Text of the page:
My Wayward Feet: Walking the magenta cycle way in the heart of Auckland
Sue Moody explores Auckland’s magenta cycle way – by foot.
Words and photos: Sue Moody.
One day soon(ish) you’ll be able to hop off the new City Rail Link at Karangahape station and walk or bike straight into Auckland’s CBD.
The dedicated new cycle and walkway which has so spectacularly re-purposed the old Nelson Street motorway offramp is already open for business and has won lots of admirers with its elegant design and bright pink pathway.
So let’s get exploring: it’s a little tricky to find, but our adventure starts in Canada Street, off Upper Queen Street, where we get a gentle wind up before coasting along the magenta highway which hovers intoxicatingly above the pulsing rush of the motorway’s spaghetti junction traffic.
Pink’s not the only colour – (Maori artist Katz Maihi chose it to represent the heart of totara) – the bridge’s LED arms pulse with purple light come nightfall.
Our hearts are pulsing a bit with the adrenaline rush of air-walking high above all those roaring cars and trucks, but we’re taking a moment to absorb the proximity of soaring Skytower and appreciate the side panels’ Maori emblems.
The planners of this $18million design have called it Te Ara I Whiti – the Lightpath – and here’s a thought: how about making a nocturnal visit? You not only get the benefit of the pink and purple lights, but you can also enjoy the canopy of stars.
But back to the present: traversing the huge koru pattern at its northernmost point, we’re out on Pitt Street, crossing to continue along Nelson Street toward the harbour. Take a left down Wellesley or Victoria Streets to Victoria Park, past the dedicated skateboard zone and continue the motorway theme by walking underneath the Victoria Park overpass, where the pillars are prettily painted with big dots.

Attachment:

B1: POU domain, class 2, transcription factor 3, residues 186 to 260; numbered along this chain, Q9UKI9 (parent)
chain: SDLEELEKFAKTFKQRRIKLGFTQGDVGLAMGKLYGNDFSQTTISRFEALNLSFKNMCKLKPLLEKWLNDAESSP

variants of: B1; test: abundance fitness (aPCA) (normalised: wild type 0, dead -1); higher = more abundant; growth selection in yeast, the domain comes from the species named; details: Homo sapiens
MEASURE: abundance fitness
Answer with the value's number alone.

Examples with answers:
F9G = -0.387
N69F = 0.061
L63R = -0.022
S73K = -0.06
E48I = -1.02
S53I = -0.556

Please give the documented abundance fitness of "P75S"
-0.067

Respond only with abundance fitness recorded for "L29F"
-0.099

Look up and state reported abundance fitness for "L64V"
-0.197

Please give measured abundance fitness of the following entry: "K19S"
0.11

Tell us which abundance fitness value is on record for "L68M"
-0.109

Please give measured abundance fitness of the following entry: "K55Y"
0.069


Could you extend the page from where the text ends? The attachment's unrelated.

Cross Beaumont at Fanshawe Street and there’s a nifty path running gently uphill until we reach the award-winning overbridge that connects straight to Westhaven Promenade. Here the City of Sails’ maritime spell takes hold. At St Mary’s Bay, there’s a basin of boats – from BIG ones to baby dinghies stacked by the marina. You’ll hear rigging clanking in the breeze and walk past a cluster of marine businesses, smart Sails restaurant with its waterfront ring-side seat and a small newly sanded beach with monumental concrete forms to replicate the historical waka of Tamaki Makaurau. Look up to the lumbering form of the harbour bridge just ahead, or across the bay to Rangitoto, our own very special volcano.
Westhaven Promenade was completed last year to offer a traffic-free experience of the bay. The wide path and boardwalk are anchored with steel piles into hard rock beneath the water. Waterfront Auckland cleverly re-used an old marina pontoon to build a pier for recreational boaties. New coastal plantings complete the picture.
You can linger on the wooden sun-loungers and at the look-out points – but we’re pressing on to complete a circuit back to the city. Before reaching the yacht squadron buildings, a set of stairs climbs straight up to Shelly Beach Road. That’s our return route, past handsome Herne Bay mansions, to Jervois Road. Good old Inner Link bus rocks up with 10-minute regularity to take the load off our wandering feet and deposit us in the city – or even back at K Rd to start the whole circuit again!
Explore the Nelson Street cycleway and Westhaven Promenade on foot any time of the year. You’re “walking” on air and water – about 6 kilometres – so wear sturdy shoes.
Family/dog-friendly but remember to “share with care” and watch out for fast-paced cyclists and skate-boarders especially if your party includes littlies. Victoria Park hosts a generous children’s playground.
Hungry at the end of all that walking? Or even half way through? You’re spoiled for choice with cafes and eateries in Wellesley St (City Works Depot has Best Ugly Bagel, Food Truck, Odettes, The Botanist) or Victoria Park Market. Westhaven’s spots have a salty tang: Swashbucklers Billfish, Sails, Sitting Duck.
Or make your way up to the foodie havens of Jervois and Ponsonby Roads. Make a day of it!
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